• Step 6: Let’s return to the problem where the fuzzer is never adding elements to the tree that have duplicate keys. A reasonable solution is: for every tree instance, randomly decide if duplicate keys are permitted. If so, we’ll run a slightly weaker checker that doesn’t look at the results of the predecessor and successor queries. This turns out to be super easy.
  • Step 7: Another issue we might consider is what proportion of duplicated keys will lead to the best fuzzing results. This is hard to figure out ahead of time so we’ll just randomize it. Diffs here.
  • Step 8: Up until now we’ve only looked at the keys of tree nodes. We should also check that the info field (a void *) is retained across all tree operations. This requires a quick hack to the reference container and also a few additional assertions in the fuzzer. Again, we have to be careful about duplicate keys. Also in this step we’ll randomize the number of fuzzing steps per tree instance. Diffs here.
  • Step 9: Finally we’ll look at coverage once more and then re-run the fuzzer under valgrind and under the integer sanitizer. As far as we can tell this red-black tree is solid code and we’re going to call this job finished.

Our general strategy during these refinement steps is to keep iterating on the various aspects of the fuzzer until it feels done. Anything that seems like it might profitably be randomized, should be randomized. We must bear in mind the various ways that bugs can hide from tests with good coverage. We should also remember that while poor code coverage indicates a bad random tester, good coverage does not imply that a fuzzer is any good.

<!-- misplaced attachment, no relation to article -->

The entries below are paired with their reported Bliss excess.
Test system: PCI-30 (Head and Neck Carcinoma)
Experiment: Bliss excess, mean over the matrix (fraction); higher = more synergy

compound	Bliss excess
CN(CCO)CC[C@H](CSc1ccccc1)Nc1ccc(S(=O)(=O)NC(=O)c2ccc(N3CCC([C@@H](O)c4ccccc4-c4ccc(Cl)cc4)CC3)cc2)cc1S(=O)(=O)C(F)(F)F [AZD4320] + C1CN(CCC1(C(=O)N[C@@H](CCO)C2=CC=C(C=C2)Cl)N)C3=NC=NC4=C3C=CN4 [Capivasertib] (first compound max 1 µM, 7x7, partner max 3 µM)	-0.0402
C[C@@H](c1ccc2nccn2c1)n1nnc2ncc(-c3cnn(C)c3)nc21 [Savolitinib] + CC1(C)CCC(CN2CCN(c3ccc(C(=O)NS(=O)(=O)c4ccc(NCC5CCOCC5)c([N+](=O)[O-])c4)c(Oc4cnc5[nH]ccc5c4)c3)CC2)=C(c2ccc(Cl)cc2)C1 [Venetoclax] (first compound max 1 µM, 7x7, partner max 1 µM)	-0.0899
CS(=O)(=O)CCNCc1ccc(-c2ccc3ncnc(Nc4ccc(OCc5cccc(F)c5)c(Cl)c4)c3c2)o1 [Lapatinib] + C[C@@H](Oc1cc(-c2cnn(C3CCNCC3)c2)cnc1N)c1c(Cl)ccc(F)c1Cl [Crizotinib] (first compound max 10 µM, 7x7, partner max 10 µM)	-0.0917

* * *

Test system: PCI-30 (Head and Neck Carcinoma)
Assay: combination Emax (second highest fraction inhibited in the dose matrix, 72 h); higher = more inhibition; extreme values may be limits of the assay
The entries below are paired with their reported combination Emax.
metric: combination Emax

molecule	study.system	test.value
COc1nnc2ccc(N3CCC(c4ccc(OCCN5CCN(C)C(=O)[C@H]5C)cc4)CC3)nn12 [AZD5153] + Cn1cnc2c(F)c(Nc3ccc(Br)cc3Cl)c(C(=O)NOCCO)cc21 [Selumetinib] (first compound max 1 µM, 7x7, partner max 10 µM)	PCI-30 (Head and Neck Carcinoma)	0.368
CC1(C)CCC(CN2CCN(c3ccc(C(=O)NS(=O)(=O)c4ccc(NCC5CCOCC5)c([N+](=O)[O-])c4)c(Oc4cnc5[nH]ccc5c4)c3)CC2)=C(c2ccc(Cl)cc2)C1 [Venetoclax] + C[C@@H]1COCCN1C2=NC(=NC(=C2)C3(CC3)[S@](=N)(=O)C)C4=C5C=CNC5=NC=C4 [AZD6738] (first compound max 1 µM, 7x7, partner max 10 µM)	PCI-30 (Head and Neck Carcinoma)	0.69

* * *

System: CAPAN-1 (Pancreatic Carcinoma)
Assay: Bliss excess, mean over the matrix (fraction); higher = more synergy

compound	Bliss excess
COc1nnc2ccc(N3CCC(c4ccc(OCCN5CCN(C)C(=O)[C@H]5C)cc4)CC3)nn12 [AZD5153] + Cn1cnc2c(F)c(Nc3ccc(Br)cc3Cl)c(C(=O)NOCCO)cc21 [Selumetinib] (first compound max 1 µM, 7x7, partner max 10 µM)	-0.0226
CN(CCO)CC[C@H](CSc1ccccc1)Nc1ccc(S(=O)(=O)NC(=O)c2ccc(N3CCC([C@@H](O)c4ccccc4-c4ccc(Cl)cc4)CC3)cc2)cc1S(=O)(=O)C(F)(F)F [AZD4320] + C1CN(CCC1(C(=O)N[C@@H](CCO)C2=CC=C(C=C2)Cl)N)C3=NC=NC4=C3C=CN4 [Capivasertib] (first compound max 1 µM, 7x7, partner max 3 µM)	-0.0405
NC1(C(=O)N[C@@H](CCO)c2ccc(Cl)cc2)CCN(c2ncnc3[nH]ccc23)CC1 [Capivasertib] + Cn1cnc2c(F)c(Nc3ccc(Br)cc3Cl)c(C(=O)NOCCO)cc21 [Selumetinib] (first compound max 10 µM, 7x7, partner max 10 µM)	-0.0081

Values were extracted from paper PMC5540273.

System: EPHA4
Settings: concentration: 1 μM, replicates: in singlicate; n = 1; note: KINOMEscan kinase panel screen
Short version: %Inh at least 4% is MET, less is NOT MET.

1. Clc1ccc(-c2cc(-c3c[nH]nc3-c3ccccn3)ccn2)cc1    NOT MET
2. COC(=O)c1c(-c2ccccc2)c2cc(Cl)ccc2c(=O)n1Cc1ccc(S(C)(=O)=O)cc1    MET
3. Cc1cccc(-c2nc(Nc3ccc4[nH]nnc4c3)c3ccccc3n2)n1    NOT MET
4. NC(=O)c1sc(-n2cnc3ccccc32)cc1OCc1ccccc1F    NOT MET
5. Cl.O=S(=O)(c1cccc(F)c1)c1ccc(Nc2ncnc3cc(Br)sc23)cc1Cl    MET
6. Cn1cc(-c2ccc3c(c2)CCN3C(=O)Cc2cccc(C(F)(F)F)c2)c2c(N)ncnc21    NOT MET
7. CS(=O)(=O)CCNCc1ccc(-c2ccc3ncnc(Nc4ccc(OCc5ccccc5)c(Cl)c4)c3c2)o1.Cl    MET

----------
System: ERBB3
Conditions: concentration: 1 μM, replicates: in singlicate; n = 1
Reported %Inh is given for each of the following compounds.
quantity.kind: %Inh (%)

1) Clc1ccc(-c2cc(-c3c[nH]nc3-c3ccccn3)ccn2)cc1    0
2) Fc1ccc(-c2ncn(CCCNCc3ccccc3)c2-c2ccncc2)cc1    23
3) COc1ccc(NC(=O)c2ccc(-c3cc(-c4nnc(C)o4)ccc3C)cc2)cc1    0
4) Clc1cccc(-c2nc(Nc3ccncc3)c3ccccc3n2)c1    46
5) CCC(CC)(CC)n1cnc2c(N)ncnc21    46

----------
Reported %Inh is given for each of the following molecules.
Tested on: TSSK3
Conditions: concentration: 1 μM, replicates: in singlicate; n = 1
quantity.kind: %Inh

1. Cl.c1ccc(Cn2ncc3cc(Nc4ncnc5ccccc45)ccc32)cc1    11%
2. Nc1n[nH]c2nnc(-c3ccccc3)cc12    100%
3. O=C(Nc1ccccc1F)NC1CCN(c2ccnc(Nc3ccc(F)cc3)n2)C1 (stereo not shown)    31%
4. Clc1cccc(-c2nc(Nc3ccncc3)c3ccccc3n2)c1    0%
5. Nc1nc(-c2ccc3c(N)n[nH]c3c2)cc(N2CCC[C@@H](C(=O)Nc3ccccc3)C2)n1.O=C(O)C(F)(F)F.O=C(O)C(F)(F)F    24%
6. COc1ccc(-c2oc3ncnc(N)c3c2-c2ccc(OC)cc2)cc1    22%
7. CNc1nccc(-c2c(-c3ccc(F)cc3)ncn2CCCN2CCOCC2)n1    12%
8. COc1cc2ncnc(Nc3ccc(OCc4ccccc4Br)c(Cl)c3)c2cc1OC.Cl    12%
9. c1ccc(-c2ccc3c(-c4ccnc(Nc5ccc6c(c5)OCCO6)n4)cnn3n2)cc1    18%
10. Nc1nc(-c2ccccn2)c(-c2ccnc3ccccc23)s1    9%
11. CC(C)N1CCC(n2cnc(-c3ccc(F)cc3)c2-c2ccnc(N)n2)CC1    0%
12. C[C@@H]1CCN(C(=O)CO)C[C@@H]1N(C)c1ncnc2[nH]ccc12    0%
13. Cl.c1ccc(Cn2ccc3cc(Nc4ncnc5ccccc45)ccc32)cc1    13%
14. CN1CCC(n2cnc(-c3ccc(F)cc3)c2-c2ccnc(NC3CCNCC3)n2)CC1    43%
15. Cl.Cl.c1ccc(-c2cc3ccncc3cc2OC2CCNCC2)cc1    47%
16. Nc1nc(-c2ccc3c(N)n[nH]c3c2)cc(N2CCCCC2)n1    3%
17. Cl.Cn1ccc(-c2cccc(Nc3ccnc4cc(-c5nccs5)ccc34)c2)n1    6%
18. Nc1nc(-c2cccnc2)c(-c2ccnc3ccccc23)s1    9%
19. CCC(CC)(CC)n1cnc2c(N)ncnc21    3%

What Have We Missed?

Turns out there are a few obvious things we haven’t yet tested:

  • Our red-black tree supports multiple instances but we have only tested one instance at a time. Thus, we’ll have missed any bugs where the tree code inadvertently refers to global state.
  • We never try negative key values.
  • Although we have fuzzed the API provided by the red-black tree, we haven’t fuzzed the APIs that it uses, such as malloc()/free().

In a real-world fuzzing situation we might do these things or we might simply inspect the code in order to convince ourselves that these factors don’t affect the behavior of the tree code.

Conclusion

This post has two points. First, you should write ADT fuzzers. It is often more effective (for a given amount of your time) at finding obscure bugs than hand-written unit tests are. Second, fuzzing an ADT is really easy. It took me around 90 minutes to do the work reported here, and wouldn’t have even taken that long if I hadn’t needed to read up on red-black invariants. Besides being easy, writing a custom fuzzer also gives you a very solid feel for some important characteristics of the code you intend to reuse: Is it fast? Do the method calls perform reasonable error checking? Is the code tightly written? Furthermore, if you do this testing work yourself, as opposed to running someone else’s fuzzer, you get to tailor the fuzzer to emphasize the use cases that are important to your application. Testing is necessarily incomplete but if you beat the crap out of the subset of the API that you actually intend to use, it’s possible to become reasonably confident that it will work in practice. Of course if your use of the API changes over time, it might be a good idea to revisit the fuzzer.

I learned a couple of things while writing this post. First, Github is more awesome than I knew and I really enjoyed integrating it into a blog post about coding. Second, I probably have little more data structure OCD than I had realized.